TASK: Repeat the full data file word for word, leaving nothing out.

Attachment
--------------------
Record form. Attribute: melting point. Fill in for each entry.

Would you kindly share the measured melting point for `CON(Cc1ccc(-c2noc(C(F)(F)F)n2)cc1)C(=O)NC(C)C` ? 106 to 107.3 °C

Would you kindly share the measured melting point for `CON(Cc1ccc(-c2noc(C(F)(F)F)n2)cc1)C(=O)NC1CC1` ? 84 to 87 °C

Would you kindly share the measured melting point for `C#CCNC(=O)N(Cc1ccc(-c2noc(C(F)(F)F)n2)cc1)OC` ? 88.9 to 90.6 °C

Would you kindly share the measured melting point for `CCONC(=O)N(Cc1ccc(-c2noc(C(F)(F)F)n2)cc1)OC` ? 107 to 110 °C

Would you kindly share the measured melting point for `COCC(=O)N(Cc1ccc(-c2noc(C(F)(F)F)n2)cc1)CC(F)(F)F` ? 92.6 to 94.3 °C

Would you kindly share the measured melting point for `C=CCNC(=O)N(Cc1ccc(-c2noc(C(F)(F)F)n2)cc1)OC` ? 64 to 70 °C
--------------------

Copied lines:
Record form. Attribute: melting point. Fill in for each entry.

Would you kindly share the measured melting point for `CON(Cc1ccc(-c2noc(C(F)(F)F)n2)cc1)C(=O)NC(C)C` ? 106 to 107.3 °C

Would you kindly share the measured melting point for `CON(Cc1ccc(-c2noc(C(F)(F)F)n2)cc1)C(=O)NC1CC1` ? 84 to 87 °C

Would you kindly share the measured melting point for `C#CCNC(=O)N(Cc1ccc(-c2noc(C(F)(F)F)n2)cc1)OC` ? 88.9 to 90.6 °C

Would you kindly share the measured melting point for `CCONC(=O)N(Cc1ccc(-c2noc(C(F)(F)F)n2)cc1)OC` ? 107 to 110 °C

Would you kindly share the measured melting point for `COCC(=O)N(Cc1ccc(-c2noc(C(F)(F)F)n2)cc1)CC(F)(F)F` ? 92.6 to 94.3 °C

Would you kindly share the measured melting point for `C=CCNC(=O)N(Cc1ccc(-c2noc(C(F)(F)F)n2)cc1)OC` ? 64 to 70 °C